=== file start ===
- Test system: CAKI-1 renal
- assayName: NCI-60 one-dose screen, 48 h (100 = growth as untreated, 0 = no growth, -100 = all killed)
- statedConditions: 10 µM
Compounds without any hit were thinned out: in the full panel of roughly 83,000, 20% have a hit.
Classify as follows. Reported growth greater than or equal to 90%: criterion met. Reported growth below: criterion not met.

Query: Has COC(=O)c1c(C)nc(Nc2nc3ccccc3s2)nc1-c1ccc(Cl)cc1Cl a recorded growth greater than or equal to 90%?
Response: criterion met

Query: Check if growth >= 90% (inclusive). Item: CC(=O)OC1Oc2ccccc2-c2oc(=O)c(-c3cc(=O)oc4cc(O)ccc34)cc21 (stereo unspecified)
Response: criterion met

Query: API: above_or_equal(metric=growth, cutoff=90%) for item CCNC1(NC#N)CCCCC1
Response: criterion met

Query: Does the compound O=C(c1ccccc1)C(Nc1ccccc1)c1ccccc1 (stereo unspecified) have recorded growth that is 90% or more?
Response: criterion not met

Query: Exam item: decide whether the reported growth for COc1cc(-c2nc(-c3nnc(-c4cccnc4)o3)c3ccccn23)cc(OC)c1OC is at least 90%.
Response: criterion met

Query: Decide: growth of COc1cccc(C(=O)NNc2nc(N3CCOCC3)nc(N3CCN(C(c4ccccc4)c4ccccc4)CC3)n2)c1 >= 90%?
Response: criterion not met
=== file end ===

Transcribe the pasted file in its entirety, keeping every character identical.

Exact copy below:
- Test system: CAKI-1 renal
- assayName: NCI-60 one-dose screen, 48 h (100 = growth as untreated, 0 = no growth, -100 = all killed)
- statedConditions: 10 µM
Compounds without any hit were thinned out: in the full panel of roughly 83,000, 20% have a hit.
Classify as follows. Reported growth greater than or equal to 90%: criterion met. Reported growth below: criterion not met.

Query: Has COC(=O)c1c(C)nc(Nc2nc3ccccc3s2)nc1-c1ccc(Cl)cc1Cl a recorded growth greater than or equal to 90%?
Response: criterion met

Query: Check if growth >= 90% (inclusive). Item: CC(=O)OC1Oc2ccccc2-c2oc(=O)c(-c3cc(=O)oc4cc(O)ccc34)cc21 (stereo unspecified)
Response: criterion met

Query: API: above_or_equal(metric=growth, cutoff=90%) for item CCNC1(NC#N)CCCCC1
Response: criterion met

Query: Does the compound O=C(c1ccccc1)C(Nc1ccccc1)c1ccccc1 (stereo unspecified) have recorded growth that is 90% or more?
Response: criterion not met

Query: Exam item: decide whether the reported growth for COc1cc(-c2nc(-c3nnc(-c4cccnc4)o3)c3ccccn23)cc(OC)c1OC is at least 90%.
Response: criterion met

Query: Decide: growth of COc1cccc(C(=O)NNc2nc(N3CCOCC3)nc(N3CCN(C(c4ccccc4)c4ccccc4)CC3)n2)c1 >= 90%?
Response: criterion not met